Asylum News 65

Medical Care Deficient in U.S. Detention Asylum seekers and other immigrants in U.S. detention face deficiencies in medical care and treatment, according to an extensive Washington Post series entitled “Careless Detention: Medical Treatment of Immigrants.” The four-part series, published on May 11-14, 2008, documents the impact of U.S. detention policies on the physical and mental health of immigrants who are in immigration jails, including several deaths in the years since the creation of the Immigration and Customs Enforcement (ICE) agency. The series, and its companion 60 Minutes piece, featured an HRF pro bono attorney and her refugee client. Impact on asylum seekers and immigrants documented by The Washington Post and 60 Minutes Listen to HRF pro bono attorney and refugee client HRF Welcomes Introduction of Detainee Basic Medical Care Act Human Rights First welcomes the introduction of two bills to improve the delivery of medical and mental health care for detained immigrants and asylum seekers.  The first, called the Detainee Basic Medical Care Act of 2008 (HR 5950), was introduced on May 1, 2008, by Representative Zoe Lofgren (D-CA). Senator Robert Menendez (D-NJ) introduced a companion bill, S 3005, on May 12, 2008. The bills call on the Department of Homeland Security (DHS) to develop procedures for adequate medical care for immigration detainees, including timely examinations and assessments by qualified health care professionals.  In addition, the bills require DHS to report detainee deaths to the Inspector General at DHS and at the Department of Justice. Read the Detainee Basic Medical Care Act of 2008 (HR 5950) Read the Detainee Basic Medical Care Act of 2008 (S 3005) Read letter to DHS Secretary Chertoff from advocacy groups To learn more, click here. HRF Staff Visits Texas Detention Centers Last week, HRF visited two of the largest immigration detention centers in the country, accompanied by a delegation of pro bono lawyers, clergy, and representatives of community and faith-based groups. The two sites visited were the Willacy Detention Center, which opened in August 2006 and includes 10 tent-like structures with a capacity of up to 2,000 detainees, and the Pearsall Immigration Detention Center, a detention center created in 2005 with a capacity of up to 1,904 detainees. By coincidence the visit fell just a week after a series of investigative reports by the Washington Post had documented the shocking medical and mental health care deficiencies that affect asylum seekers and immigrants who are detained at these and other immigration facilities. Each facility had only a few attorney visiting rooms, and both facilities were placed in areas that lacked adequate pro bono legal resources to assist indigent immigrants held at the facilities.  In each of the “courtrooms” in these facilities, a television sat rather than a live immigration judge. Instead, the immigration judges conduct asylum and other hearings by video.  HRF will be reporting more on its concerns about these facilities over the next few months. To read the HRF blog on the visit, click here. New Film The Visitor Explores Impact of Immigrant Detention The Visitor, an Overture Films production released on April 11, 2008, shines a light on the U.S. detention of asylum seekers and other immigrants. The film explores both the impact of encounters and relationships between people of diverse backgrounds while also examining the difficult issue of immigrant detention in the U.S. For more information on The Visitor, click here.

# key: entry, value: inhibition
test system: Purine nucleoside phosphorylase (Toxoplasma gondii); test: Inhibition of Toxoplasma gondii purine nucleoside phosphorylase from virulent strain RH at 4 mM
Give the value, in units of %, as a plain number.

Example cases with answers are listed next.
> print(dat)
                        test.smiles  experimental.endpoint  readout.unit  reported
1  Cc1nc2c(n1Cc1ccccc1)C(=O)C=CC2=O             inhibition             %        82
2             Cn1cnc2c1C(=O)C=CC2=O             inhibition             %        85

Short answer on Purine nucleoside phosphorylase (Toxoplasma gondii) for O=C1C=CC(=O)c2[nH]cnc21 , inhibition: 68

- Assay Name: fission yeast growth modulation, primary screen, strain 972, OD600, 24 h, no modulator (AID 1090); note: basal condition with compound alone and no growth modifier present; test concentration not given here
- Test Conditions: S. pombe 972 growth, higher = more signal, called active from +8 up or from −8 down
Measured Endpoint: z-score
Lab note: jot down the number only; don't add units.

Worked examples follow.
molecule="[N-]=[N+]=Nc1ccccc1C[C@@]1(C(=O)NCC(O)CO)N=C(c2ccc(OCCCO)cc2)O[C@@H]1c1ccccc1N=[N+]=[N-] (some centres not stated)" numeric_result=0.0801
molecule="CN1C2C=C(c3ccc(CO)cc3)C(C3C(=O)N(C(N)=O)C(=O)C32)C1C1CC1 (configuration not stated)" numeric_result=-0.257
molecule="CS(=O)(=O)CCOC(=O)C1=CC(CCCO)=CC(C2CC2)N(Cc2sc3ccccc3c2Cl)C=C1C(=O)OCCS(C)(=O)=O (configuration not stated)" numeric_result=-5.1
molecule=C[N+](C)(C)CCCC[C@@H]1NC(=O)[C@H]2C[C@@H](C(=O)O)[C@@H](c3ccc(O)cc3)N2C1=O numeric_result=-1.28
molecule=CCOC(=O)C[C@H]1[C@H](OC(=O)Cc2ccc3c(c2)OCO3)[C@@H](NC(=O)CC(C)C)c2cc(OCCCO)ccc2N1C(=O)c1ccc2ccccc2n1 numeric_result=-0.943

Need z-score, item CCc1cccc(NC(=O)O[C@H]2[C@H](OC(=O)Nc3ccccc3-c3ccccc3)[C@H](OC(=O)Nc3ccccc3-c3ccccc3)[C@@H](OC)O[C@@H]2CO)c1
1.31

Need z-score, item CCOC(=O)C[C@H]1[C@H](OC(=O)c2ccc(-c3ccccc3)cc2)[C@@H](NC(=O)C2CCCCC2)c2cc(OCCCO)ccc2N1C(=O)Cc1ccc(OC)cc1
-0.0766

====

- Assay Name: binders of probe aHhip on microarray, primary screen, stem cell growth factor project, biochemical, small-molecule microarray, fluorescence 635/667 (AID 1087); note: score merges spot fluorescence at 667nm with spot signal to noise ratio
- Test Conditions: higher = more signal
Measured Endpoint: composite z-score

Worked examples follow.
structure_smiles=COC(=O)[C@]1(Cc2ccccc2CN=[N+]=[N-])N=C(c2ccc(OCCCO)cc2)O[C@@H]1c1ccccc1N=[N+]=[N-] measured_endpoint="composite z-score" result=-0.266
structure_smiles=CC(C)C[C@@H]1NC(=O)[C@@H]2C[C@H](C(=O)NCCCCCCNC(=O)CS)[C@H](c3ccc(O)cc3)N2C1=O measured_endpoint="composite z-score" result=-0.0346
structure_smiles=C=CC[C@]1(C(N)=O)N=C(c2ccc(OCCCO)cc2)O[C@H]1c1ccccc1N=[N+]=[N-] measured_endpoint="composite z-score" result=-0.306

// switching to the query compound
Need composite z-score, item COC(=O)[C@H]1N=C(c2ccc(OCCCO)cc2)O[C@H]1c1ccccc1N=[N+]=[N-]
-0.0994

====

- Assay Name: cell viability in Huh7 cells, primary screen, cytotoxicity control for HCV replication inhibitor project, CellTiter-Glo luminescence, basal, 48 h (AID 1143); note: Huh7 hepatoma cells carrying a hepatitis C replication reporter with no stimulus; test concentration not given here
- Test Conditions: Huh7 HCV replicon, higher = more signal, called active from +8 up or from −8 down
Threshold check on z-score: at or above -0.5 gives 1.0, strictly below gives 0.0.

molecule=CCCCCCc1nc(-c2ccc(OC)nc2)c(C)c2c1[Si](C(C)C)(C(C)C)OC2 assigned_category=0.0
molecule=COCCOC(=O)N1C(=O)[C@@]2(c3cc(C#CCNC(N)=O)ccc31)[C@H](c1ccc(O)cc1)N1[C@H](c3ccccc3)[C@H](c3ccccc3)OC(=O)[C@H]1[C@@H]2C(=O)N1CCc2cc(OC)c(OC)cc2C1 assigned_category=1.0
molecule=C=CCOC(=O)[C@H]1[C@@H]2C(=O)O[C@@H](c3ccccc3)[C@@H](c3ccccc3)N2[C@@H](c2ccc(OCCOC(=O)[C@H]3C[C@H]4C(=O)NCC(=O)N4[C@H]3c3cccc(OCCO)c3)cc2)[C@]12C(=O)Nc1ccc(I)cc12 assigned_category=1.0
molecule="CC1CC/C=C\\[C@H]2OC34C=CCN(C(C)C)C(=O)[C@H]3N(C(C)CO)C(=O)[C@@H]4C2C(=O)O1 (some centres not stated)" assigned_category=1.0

Published on May 30, 2008


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